Concerns over trade deals and the expected presence of Zimbabwe President Robert Mugabe have dominated preparations for this weekend's European Union-Africa Union summit. As VOA's Nico Colombant reports from Dakar, Senegal has been trying to play a lead role on both issues.
Senegal President Abdoulaye Wade tried to mediate between Britain and Zimbabwe last month, but the situation appears unchanged - Zimbabwe President Robert Mugabe will attend the December 8 and 9 summit in Lisbon, while British Prime Minister Gordon Brown will not.
Mr. Brown is protesting Mr. Mugabe's alleged abuse of power, human rights violations, and repeatedly botched elections during his post-independence rule. Mr. Mugabe is being given an exception to E.U. sanctions on travel to Europe by Zimbabwe government and ruling party officials.
Paul Simon Hindy from the South Africa-based Institute for Security Studies thinks the summit can still be relevant, despite the British protest.
"I do not think that it will be overshadowed," said Hindy. "The other issues are more important, like the economic partnership agreements. We still do not know if these agreements are to be signed or not, and if on January first 2008, they are going to be signed."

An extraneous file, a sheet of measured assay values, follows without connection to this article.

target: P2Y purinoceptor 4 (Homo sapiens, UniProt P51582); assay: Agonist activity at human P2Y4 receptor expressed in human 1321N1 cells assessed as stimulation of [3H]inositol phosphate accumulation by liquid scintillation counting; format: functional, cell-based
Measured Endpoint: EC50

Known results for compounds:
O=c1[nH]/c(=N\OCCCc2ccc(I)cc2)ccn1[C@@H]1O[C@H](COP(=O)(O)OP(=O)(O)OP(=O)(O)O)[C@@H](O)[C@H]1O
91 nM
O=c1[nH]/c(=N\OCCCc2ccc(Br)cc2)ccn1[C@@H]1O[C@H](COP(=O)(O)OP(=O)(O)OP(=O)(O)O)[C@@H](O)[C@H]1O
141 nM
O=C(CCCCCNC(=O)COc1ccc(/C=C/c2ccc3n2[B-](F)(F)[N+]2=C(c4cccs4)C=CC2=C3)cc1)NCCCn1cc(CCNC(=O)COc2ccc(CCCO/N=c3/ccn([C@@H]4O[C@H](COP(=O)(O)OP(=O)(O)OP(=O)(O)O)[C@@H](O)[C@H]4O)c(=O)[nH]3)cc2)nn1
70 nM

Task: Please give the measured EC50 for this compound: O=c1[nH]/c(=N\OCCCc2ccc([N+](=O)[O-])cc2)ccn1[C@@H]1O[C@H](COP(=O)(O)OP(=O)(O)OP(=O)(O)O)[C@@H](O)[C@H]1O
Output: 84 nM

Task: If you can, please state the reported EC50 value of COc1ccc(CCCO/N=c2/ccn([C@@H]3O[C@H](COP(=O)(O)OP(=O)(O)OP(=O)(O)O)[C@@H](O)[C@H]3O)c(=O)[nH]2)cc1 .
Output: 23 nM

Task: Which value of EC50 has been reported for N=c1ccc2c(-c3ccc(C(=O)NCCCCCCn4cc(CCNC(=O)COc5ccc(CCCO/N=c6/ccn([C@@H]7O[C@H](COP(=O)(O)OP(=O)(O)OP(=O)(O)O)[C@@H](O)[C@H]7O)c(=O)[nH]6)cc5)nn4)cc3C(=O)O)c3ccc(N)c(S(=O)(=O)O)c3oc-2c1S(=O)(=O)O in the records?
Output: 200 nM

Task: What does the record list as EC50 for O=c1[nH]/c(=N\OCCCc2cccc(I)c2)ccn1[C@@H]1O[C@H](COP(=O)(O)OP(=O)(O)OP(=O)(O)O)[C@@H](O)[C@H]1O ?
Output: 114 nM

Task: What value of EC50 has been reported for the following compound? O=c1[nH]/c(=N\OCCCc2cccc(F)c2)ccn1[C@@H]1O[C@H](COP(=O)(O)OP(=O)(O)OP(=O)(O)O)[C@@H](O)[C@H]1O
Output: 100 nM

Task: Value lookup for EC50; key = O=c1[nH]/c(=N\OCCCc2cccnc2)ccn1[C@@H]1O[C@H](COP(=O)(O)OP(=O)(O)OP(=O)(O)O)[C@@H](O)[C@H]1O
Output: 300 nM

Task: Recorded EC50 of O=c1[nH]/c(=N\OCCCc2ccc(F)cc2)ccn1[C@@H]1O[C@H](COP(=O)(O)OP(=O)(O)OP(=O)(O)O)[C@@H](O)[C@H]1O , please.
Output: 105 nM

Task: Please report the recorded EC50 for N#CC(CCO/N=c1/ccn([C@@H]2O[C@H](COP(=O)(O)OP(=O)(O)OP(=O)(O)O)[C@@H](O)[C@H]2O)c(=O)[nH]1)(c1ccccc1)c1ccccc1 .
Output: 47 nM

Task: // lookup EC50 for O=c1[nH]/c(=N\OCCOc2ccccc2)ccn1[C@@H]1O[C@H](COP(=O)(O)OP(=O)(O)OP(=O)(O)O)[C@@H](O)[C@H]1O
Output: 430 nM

The World Trade Organization has ruled existing trade agreements giving preferential market access to former European colonies have to be replaced by the end of the year.
President Wade says his country will not sign a new trade pact proposed by the European Union for poor African, Caribbean, and Pacific nations, known collectively as ACP.
Economists say the new agreement would require ACP countries to gradually open their markets to European goods in exchange for open access to European markets, with the exception of rice and sugar.
Faced with opposition from Senegal and other major countries like Nigeria and South Africa, the European Union has been trying to negotiate individual deals.
On a recent visit to Senegal, Portugal's Minister of State and Foreign Affairs Luis Amado said Europe wants to move toward new types of partnership with Africa, devoid of aid dependence and post-colonial overtones.
He stressed Europe wants to invest in Africa's infrastructure, especially its energy sector.
Senegal's Minister of Foreign Affairs, Cheikh Tidiane Gadio, said even though India, China, and Brazil are all becoming more interested in Africa, Europe is still the continent's main economic partner.
He said Africa has a third of the world's natural resources and one billion people, and for it to use that strength in globalization during the next 15 to 20 years it needs to have a united presence at such summits.
Another topic will be stemming the dangerous flow of illegal immigrants from unemployment-plagued Africa to Europe.
Wednesday the trend continued as the bodies of three men were found aboard two boats carrying more than 90 migrants washed up on the Spanish Canary Island of Tenerife, after departing last month from the shores of Mauritania.
Drawn-out conflicts in Sudan, Chad, Central African Republic, Niger, Mali, Ivory Coast, the Democratic Republic of Congo and Somalia are also expected to be discussed.